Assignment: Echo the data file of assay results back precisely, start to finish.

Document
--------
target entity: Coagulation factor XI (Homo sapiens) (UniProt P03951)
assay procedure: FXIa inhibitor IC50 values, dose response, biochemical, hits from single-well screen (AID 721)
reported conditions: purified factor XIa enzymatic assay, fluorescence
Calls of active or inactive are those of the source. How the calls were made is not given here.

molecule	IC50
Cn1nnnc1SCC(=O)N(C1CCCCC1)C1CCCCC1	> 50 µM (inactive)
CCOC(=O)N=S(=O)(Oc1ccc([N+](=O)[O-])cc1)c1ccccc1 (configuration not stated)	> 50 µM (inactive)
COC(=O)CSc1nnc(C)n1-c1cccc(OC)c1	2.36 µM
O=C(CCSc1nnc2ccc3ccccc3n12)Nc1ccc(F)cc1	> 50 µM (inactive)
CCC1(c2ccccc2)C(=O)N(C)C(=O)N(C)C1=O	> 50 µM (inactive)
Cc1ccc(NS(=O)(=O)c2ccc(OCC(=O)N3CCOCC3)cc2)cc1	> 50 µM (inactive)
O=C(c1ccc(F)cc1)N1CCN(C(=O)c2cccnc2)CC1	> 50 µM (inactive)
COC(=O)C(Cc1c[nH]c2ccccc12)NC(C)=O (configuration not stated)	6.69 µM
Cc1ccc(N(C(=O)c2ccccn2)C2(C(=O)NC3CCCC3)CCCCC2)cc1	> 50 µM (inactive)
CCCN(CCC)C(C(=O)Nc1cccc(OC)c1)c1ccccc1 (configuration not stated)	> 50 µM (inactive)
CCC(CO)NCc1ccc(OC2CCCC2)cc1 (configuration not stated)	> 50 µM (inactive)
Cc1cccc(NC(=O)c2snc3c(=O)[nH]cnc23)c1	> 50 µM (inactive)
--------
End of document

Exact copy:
target entity: Coagulation factor XI (Homo sapiens) (UniProt P03951)
assay procedure: FXIa inhibitor IC50 values, dose response, biochemical, hits from single-well screen (AID 721)
reported conditions: purified factor XIa enzymatic assay, fluorescence
Calls of active or inactive are those of the source. How the calls were made is not given here.

molecule	IC50
Cn1nnnc1SCC(=O)N(C1CCCCC1)C1CCCCC1	> 50 µM (inactive)
CCOC(=O)N=S(=O)(Oc1ccc([N+](=O)[O-])cc1)c1ccccc1 (configuration not stated)	> 50 µM (inactive)
COC(=O)CSc1nnc(C)n1-c1cccc(OC)c1	2.36 µM
O=C(CCSc1nnc2ccc3ccccc3n12)Nc1ccc(F)cc1	> 50 µM (inactive)
CCC1(c2ccccc2)C(=O)N(C)C(=O)N(C)C1=O	> 50 µM (inactive)
Cc1ccc(NS(=O)(=O)c2ccc(OCC(=O)N3CCOCC3)cc2)cc1	> 50 µM (inactive)
O=C(c1ccc(F)cc1)N1CCN(C(=O)c2cccnc2)CC1	> 50 µM (inactive)
COC(=O)C(Cc1c[nH]c2ccccc12)NC(C)=O (configuration not stated)	6.69 µM
Cc1ccc(N(C(=O)c2ccccn2)C2(C(=O)NC3CCCC3)CCCCC2)cc1	> 50 µM (inactive)
CCCN(CCC)C(C(=O)Nc1cccc(OC)c1)c1ccccc1 (configuration not stated)	> 50 µM (inactive)
CCC(CO)NCc1ccc(OC2CCCC2)cc1 (configuration not stated)	> 50 µM (inactive)
Cc1cccc(NC(=O)c2snc3c(=O)[nH]cnc23)c1	> 50 µM (inactive)